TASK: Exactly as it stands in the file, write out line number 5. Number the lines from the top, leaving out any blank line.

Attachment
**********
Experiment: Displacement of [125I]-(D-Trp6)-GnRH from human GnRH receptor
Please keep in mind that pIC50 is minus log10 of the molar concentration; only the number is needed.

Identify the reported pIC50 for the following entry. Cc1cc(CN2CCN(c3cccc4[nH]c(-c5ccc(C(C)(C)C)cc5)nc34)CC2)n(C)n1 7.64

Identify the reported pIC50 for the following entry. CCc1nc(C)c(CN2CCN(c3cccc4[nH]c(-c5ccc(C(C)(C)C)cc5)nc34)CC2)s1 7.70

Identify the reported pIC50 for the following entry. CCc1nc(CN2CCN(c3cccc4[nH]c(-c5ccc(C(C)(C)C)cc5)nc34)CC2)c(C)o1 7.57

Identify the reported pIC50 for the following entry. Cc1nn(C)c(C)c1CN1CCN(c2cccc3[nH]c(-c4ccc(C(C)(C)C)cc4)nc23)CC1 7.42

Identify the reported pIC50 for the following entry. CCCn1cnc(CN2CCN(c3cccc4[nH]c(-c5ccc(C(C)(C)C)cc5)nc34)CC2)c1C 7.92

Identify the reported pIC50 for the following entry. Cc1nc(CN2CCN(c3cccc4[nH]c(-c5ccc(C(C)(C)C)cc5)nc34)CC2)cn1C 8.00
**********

Identify the reported pIC50 for the following entry. CCc1nc(CN2CCN(c3cccc4[nH]c(-c5ccc(C(C)(C)C)cc5)nc34)CC2)c(C)o1 7.57